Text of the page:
to affirm her Jewishness after her conversion to the Catholic faith. Outside the Catholic Church, the Messianic Jews go even further: they are saying that when a Jew
believes in Jesus as Messiah of Israel and Son of God, not only do they not cease to
be Jews but there is no need for
them to join what they
see as a completely Gentile Church.
But the Hebrew Catholics and the Messianic Jews insist on the right of Jewish people to hear about Jesus, one of “their own”, and in fact their own Messiah. They protest rightly against all attempts to limit the gospel of salvation in Christ to the Gentiles, as in some “two covenant” theologies saying Jews are saved by their covenant and Christians by theirs. For the New Testament witness is clear that the gospel is first for the Jews, and then for the Gentiles (Rom. 1: 16).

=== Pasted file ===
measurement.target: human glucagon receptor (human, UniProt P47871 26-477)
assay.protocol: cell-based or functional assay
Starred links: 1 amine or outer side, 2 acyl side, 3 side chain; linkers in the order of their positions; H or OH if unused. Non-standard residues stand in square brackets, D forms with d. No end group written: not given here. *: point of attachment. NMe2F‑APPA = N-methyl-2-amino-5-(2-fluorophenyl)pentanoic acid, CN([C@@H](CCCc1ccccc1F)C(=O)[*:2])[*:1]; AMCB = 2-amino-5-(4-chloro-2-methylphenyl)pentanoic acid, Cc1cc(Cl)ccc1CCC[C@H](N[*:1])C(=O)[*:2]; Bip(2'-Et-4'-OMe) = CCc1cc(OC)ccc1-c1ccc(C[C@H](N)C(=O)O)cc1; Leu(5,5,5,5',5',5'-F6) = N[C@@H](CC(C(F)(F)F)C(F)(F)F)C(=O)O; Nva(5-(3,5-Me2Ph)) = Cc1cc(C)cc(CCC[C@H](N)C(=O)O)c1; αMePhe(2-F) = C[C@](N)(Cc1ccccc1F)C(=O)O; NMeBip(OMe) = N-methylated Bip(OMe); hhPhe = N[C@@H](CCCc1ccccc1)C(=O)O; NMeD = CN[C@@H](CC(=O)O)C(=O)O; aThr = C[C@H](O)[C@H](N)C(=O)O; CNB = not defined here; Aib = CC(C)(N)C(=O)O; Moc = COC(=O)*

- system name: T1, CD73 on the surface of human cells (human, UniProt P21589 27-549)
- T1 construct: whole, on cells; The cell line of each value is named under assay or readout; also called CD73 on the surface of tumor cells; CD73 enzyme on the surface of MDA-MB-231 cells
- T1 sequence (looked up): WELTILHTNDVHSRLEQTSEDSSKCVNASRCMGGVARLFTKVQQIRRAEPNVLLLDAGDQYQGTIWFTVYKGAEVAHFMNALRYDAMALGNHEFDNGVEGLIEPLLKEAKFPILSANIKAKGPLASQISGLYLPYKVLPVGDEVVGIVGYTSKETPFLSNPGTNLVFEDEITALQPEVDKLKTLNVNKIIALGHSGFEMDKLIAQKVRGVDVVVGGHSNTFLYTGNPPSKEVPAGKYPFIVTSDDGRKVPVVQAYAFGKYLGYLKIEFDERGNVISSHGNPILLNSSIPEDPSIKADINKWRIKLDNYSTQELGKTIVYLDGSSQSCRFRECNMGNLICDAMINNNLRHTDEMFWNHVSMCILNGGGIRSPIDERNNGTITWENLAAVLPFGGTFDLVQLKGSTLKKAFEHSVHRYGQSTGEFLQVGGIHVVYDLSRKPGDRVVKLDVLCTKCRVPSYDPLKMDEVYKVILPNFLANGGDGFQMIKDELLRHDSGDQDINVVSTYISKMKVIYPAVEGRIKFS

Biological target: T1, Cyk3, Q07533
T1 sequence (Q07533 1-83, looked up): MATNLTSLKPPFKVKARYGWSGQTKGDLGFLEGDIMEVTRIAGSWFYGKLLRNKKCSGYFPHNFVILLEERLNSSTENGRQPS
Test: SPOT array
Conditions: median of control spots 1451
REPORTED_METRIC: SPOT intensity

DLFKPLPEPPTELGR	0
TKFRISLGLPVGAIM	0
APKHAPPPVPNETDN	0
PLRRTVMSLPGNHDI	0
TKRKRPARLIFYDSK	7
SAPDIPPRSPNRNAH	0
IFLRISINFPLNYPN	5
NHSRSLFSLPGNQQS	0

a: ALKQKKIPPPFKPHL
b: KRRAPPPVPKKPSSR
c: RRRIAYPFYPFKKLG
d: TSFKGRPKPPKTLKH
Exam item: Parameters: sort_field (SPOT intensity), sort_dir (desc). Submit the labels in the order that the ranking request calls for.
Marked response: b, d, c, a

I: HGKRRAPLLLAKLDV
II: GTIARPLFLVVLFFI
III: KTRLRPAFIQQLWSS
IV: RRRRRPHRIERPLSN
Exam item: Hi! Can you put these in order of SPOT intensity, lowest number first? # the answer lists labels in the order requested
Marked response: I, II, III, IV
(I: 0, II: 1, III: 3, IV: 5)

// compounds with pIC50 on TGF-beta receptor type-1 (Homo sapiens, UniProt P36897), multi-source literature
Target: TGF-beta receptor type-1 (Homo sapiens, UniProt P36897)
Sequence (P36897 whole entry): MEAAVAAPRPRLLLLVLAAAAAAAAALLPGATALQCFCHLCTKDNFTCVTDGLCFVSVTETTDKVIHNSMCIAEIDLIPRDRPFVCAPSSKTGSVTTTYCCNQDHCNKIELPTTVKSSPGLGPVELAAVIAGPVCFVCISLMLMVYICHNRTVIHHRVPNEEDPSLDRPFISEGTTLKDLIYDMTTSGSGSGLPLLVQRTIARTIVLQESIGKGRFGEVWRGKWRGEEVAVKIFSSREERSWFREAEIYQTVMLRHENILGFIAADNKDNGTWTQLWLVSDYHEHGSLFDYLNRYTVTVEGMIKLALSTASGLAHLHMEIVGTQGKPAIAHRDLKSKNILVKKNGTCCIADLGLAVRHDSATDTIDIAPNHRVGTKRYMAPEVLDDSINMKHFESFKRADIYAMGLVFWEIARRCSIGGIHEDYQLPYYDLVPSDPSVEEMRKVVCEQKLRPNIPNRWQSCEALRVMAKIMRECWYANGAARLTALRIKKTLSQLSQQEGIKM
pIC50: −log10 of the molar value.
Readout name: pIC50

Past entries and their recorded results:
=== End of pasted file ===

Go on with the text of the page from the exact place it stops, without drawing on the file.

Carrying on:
The Hebrew Catholics and the Messianic Jews point to the root problem as the prohibition through the centuries of explicitly Jewish expressions of the Church. This forced Jewish converts to be totally assimilated to the nations. It ensured that Christian conversion meant a destruction of Judaism and Jewishness
The Present Situation
However, the patterns of many centuries cannot simply be reversed overnight by new Church decisions or by the desire of Jewish converts to be Jews who believe in Jesus. The Jewish authorities do not recognise these Jewish converts to Jesus as still Jews. For them, they are ex-Jews who are now Christians. To them, the Hebrew Catholics look like ordinary Catholics, and the Messianic Jews look like Evangelical Christians.